But that didn't stop Michigan republicans from cramming this law through in a record of 7 hours, and it also didn't stop governor Snyder from flip-flopping into supporting this disgusting law.

What this law boils down to is an attack on the middle class and another redistribution of wealth to the top from the pockets of hard working middle class people. And to those who point out one or two of the douchebags that do take advantage of collective bargaining (see the Fox News article) Remember that for every douchebag, there are hundreds of honest middle class workers who don't deserve the shaft. One or two examples do not represent the whole.

See the original posted on my own blog at:

Originally posted to Another Progressive Blog on Tue Dec 11, 2012 at 03:06 PM PST.

Also republished by In Support of Labor and Unions.

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Comment Preferences

  •  You'll get... (0+ / 0-) sympathy for me.

    I live in a red state where "right to work" laws will be in place for the next 100 years.

    But we know what we are getting, because we are a poor, uneducated state constantly susceptible to right wing conspiracy theories & Southern Strategy campaign tactics.

    But Michigan?  Michigan should know better.

    Snyder showed up as a right wing bullshitter yet got elected anyway.

    It's really not hard to figure out:  Elect a Republican governor & sooner or later the people are going to suffer.

    Unless you are Wisconsin, & decided to elect your right wing Destructor twice.

    "You just gotta keep on livin man! L-I-V-I-N!" - Wooderson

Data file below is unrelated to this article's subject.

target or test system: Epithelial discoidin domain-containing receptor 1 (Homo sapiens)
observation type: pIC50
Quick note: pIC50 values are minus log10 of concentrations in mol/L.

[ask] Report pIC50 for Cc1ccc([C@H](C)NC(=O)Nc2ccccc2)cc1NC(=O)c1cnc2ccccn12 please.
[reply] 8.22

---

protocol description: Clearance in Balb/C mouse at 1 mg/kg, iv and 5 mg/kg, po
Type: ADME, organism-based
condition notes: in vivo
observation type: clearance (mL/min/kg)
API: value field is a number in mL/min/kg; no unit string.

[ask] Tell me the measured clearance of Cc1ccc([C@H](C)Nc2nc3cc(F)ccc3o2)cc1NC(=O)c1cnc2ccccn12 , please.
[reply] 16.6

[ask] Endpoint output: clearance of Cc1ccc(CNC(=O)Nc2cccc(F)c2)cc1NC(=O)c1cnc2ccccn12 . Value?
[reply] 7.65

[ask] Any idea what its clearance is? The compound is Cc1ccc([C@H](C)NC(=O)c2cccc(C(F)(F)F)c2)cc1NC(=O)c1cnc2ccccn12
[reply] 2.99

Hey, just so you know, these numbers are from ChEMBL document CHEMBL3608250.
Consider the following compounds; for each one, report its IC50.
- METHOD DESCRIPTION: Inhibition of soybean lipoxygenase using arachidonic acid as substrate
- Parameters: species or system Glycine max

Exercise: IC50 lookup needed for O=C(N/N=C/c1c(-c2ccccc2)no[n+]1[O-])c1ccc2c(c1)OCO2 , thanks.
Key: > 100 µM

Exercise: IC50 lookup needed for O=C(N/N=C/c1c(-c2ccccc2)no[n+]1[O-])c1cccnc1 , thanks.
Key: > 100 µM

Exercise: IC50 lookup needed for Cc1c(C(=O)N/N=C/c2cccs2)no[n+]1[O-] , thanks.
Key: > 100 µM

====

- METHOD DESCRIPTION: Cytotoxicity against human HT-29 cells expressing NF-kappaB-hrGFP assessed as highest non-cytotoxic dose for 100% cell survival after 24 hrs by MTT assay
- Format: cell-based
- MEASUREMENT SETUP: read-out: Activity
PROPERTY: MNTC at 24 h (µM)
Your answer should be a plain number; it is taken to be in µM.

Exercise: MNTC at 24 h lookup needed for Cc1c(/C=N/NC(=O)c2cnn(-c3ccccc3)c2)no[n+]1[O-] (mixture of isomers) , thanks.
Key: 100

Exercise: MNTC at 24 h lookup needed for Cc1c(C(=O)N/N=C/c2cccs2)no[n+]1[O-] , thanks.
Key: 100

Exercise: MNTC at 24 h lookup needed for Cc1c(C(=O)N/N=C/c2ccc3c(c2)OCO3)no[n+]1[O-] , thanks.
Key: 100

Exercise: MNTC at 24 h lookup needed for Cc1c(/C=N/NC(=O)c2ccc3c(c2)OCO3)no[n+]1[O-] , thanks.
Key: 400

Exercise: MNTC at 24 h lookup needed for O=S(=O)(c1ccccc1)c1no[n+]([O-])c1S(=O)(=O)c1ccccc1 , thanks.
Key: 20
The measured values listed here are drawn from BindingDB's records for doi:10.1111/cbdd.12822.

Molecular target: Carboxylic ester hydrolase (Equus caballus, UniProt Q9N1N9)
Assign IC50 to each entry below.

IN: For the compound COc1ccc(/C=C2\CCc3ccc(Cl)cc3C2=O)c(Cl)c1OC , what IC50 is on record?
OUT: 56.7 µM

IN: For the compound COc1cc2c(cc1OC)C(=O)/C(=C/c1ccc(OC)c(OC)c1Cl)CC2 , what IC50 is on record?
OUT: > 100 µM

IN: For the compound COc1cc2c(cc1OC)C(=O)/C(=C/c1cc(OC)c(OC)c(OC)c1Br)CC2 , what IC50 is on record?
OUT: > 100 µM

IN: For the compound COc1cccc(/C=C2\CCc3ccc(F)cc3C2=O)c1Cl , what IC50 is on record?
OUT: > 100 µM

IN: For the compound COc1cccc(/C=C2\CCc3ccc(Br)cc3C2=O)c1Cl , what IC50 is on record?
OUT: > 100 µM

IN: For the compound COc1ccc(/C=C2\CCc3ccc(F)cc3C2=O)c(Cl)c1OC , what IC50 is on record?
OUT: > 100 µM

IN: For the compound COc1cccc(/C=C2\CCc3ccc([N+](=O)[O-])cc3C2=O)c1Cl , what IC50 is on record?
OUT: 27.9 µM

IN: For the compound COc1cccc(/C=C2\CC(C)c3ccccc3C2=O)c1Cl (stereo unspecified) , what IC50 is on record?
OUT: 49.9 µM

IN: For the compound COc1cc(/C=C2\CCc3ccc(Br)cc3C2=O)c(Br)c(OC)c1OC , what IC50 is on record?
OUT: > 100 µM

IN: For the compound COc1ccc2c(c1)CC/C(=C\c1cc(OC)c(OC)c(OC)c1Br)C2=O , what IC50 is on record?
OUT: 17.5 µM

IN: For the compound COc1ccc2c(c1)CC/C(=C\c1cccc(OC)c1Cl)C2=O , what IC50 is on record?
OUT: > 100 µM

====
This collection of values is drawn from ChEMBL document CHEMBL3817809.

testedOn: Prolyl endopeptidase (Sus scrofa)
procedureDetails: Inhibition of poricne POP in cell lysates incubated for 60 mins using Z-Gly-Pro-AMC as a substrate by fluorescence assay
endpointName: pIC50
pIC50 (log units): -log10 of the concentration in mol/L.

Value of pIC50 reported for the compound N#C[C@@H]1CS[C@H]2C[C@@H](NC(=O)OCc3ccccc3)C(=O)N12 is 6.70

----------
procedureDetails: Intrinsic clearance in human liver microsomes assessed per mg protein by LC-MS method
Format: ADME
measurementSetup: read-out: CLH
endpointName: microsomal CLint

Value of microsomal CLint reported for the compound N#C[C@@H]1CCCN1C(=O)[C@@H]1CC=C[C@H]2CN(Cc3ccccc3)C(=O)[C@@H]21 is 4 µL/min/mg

by wyvern on Tue Dec 11, 2012 at 04:19:02 PM PST

    •  Harsh.. (1+ / 0-)
      Recommended by:

      ...But a fair point to make. Michigan was a huge bastion of labor, if right to work can win here it can win almost anywhere.  

      this speaks to the effectiveness of propaganda outlets like Fox news to get people who will benefit from unions to bash them out of ignorance or jealousy.

  •  Can we get a "Right to Golf" law so I can go (3+ / 0-)

    to those nice "Private" clubs where they force you to pay dues before you can use the golf course. I want to use the golf course for free, if other's want to pay for it, that's fine, but I want choice.

    I want to choose the golf course, I want to choose the time, I want to choose the price (and free sounds good to me), please Mr. Governor, free the golf courses from those abusive "member" that demand that I pay dues.

    •  Me, too! I'd like to go golfing at a local country (2+ / 0-)
      Recommended by:
      cfm, AnotherProgressive

      club. I don't have a membership. But I'm going to golf anyway. I should get the benefits of their membership and be treated like a member. Why should I pay for a membership? The golf course is already there, they have carts, clubs and golf balls just sitting around. I can put them to good use on the golf course. Someone has already figured out all the logistics of the golf course, and paid for it, so I think I should use it, too. Why not?

      Liberal (from Webster's Dictionary): tolerant of views differing from one's own; broad-minded

      by 50sbaby on Tue Dec 11, 2012 at 05:43:27 PM PST

      [ Parent ]

  •  Question. (0+ / 0-)

    Must contracts actually cover every employee?  Can't labor unions negotiate only for dues paying members?